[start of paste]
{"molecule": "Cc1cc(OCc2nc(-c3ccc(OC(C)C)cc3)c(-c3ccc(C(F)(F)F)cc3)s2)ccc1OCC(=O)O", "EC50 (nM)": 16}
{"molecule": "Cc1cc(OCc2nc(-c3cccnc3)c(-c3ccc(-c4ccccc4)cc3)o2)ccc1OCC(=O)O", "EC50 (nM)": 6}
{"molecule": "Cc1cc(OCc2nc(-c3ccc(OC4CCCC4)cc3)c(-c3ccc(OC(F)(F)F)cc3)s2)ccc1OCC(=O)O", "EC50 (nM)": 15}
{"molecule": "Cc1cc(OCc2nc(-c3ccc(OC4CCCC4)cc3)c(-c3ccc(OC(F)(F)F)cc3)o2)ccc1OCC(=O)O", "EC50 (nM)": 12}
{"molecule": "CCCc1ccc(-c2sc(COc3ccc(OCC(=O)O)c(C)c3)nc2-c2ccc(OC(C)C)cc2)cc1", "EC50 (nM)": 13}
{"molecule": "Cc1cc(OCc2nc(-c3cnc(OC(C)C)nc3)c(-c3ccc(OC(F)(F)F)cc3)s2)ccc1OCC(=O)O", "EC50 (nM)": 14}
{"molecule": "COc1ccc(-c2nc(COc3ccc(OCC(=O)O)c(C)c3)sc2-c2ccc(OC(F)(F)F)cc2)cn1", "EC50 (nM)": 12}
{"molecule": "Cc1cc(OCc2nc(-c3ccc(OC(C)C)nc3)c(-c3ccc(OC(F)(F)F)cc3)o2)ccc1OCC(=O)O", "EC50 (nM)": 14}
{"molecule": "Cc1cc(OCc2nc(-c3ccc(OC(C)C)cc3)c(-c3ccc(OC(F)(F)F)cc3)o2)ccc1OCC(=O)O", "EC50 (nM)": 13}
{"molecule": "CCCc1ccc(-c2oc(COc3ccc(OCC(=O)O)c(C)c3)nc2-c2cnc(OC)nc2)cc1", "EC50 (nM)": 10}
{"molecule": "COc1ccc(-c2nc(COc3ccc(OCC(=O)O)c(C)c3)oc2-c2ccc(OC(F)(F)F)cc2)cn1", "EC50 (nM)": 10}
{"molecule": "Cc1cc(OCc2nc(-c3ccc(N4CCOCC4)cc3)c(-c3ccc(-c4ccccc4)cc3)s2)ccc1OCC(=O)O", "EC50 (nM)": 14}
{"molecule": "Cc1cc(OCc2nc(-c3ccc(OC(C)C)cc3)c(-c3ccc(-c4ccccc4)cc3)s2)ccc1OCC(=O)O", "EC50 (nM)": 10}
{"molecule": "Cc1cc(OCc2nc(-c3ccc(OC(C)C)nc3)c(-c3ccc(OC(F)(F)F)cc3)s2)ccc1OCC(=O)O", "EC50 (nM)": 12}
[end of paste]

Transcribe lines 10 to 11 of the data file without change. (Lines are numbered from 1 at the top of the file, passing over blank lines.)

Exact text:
{"molecule": "CCCc1ccc(-c2oc(COc3ccc(OCC(=O)O)c(C)c3)nc2-c2cnc(OC)nc2)cc1", "EC50 (nM)": 10}
{"molecule": "COc1ccc(-c2nc(COc3ccc(OCC(=O)O)c(C)c3)oc2-c2ccc(OC(F)(F)F)cc2)cn1", "EC50 (nM)": 10}